Charles Eckel, an Open Source Developer Evangelist for Cisco DevNet, who has led the IETF Hackathons over the past few years, has witnessed first hand how teams with a diverse set of participants often leads to impressive results. Eckel commented, “The most successful hackathon teams are those with a good mix of participants with different skillsets. When you combine IETF newcomers with great coding skills with IETF veterans with tremendous knowledge of evolving Internet protocols—that’s where the magic happens.”
IETF Hackathons provide students with unique learning opportunities as well. Eckel observes, “The mentoring and teamwork that comes from working closely with a group of people on a focused effort over the course of two days is a rich and valuable experience that you are not likely to get merely by reading a few drafts and attending a handful of meetings.”
On numerous occasions, even the hurdle of geography has been cleared by hackathon participants. For example, Ecole Polytechnique de Louvain in Belgium organized two teams working on Multipath TCP during the IETF 97 Hackathon in Seoul. Five participants in Seoul, including three PhD students, worked with 25 students in Louvain-la-Neuve on a new socket API that allows application developers to more easily make use of multipath TCP subflows. Together, the teams received the Best Overall award for the hackathon.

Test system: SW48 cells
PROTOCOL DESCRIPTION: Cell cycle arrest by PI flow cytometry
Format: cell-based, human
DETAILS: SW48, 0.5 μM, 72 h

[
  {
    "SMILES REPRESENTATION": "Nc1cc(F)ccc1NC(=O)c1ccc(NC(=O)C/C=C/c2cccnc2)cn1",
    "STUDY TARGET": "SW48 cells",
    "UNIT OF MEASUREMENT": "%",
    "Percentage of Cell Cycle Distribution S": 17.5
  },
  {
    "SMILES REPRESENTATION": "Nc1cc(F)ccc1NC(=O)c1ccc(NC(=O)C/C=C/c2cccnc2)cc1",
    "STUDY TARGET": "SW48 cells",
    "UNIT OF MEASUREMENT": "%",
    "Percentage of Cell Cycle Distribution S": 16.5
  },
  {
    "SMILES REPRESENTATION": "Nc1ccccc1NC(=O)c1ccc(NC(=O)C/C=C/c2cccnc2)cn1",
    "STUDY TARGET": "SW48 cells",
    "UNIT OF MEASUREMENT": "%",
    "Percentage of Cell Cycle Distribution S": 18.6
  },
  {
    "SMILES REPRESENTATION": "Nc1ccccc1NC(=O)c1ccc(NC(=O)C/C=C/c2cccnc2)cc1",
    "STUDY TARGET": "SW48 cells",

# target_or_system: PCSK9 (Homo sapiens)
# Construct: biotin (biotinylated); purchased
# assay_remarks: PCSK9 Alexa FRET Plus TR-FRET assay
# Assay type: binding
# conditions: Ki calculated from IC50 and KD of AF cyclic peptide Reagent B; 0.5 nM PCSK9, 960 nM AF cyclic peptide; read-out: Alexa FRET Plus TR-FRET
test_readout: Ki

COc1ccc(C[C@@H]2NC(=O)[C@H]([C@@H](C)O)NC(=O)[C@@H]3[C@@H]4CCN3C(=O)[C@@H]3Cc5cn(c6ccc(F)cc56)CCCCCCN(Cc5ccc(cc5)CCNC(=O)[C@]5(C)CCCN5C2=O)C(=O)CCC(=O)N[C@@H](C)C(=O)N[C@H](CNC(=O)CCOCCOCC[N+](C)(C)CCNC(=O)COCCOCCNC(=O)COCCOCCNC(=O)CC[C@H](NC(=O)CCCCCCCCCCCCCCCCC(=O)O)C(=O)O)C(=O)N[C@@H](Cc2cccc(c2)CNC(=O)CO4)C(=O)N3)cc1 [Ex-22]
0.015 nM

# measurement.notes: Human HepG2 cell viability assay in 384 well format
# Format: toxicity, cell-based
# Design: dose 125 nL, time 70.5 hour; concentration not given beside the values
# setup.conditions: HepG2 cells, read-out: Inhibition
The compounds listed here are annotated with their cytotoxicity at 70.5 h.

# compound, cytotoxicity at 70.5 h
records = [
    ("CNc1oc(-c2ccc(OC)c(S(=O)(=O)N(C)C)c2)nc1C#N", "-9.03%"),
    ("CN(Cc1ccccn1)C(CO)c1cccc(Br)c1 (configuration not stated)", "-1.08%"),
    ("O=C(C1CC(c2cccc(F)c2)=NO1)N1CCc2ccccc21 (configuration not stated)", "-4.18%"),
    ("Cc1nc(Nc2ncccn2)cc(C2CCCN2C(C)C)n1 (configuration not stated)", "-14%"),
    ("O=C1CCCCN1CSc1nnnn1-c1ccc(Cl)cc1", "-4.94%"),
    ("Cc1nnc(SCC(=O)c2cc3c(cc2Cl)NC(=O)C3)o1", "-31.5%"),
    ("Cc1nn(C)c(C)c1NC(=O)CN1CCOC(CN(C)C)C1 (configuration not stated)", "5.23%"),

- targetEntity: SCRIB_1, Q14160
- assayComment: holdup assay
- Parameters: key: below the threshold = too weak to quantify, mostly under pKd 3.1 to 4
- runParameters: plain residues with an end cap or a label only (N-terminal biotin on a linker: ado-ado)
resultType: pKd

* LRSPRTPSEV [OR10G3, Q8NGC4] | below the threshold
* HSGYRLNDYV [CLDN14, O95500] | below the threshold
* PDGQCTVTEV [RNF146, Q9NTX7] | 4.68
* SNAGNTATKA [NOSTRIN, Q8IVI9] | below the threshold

The result confirms Eckel conclusion that, “IETF Hackathons are great events for both long-time IETFers and well as newcomers. “
The next IETF Hackathon will be held in Chicago on 25-26 March 2017. As Eckel notes, “For someone with coding skills and an interest in working on the Internet, IETF Hackathons provide opportunities to get plugged into a project and immediately start producing tangible results.”
For more information, and details about participation, see: https://www.ietf.org/hackathon/